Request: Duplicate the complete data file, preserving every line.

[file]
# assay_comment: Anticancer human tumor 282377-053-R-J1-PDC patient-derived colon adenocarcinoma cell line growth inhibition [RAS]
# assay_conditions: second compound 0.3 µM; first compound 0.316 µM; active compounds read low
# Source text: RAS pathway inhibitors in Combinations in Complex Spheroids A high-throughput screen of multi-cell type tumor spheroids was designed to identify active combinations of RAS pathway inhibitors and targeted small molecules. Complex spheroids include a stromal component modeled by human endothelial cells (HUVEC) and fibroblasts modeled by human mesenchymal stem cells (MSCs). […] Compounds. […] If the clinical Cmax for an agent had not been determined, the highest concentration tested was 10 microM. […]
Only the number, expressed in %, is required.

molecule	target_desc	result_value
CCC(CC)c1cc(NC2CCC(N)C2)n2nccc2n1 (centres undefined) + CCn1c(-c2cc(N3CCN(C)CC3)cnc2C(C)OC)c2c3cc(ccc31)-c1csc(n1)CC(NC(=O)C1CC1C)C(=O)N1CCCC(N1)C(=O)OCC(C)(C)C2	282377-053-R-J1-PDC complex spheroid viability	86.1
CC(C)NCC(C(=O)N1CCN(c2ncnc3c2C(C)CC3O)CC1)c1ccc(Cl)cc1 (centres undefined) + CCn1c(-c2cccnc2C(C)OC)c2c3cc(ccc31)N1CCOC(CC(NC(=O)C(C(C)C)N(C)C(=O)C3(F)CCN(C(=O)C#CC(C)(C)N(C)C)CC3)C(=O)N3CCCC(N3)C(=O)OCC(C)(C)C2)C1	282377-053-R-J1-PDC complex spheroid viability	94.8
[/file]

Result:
# assay_comment: Anticancer human tumor 282377-053-R-J1-PDC patient-derived colon adenocarcinoma cell line growth inhibition [RAS]
# assay_conditions: second compound 0.3 µM; first compound 0.316 µM; active compounds read low
# Source text: RAS pathway inhibitors in Combinations in Complex Spheroids A high-throughput screen of multi-cell type tumor spheroids was designed to identify active combinations of RAS pathway inhibitors and targeted small molecules. Complex spheroids include a stromal component modeled by human endothelial cells (HUVEC) and fibroblasts modeled by human mesenchymal stem cells (MSCs). […] Compounds. […] If the clinical Cmax for an agent had not been determined, the highest concentration tested was 10 microM. […]
Only the number, expressed in %, is required.

molecule	target_desc	result_value
CCC(CC)c1cc(NC2CCC(N)C2)n2nccc2n1 (centres undefined) + CCn1c(-c2cc(N3CCN(C)CC3)cnc2C(C)OC)c2c3cc(ccc31)-c1csc(n1)CC(NC(=O)C1CC1C)C(=O)N1CCCC(N1)C(=O)OCC(C)(C)C2	282377-053-R-J1-PDC complex spheroid viability	86.1
CC(C)NCC(C(=O)N1CCN(c2ncnc3c2C(C)CC3O)CC1)c1ccc(Cl)cc1 (centres undefined) + CCn1c(-c2cccnc2C(C)OC)c2c3cc(ccc31)N1CCOC(CC(NC(=O)C(C(C)C)N(C)C(=O)C3(F)CCN(C(=O)C#CC(C)(C)N(C)C)CC3)C(=O)N3CCCC(N3)C(=O)OCC(C)(C)C2)C1	282377-053-R-J1-PDC complex spheroid viability	94.8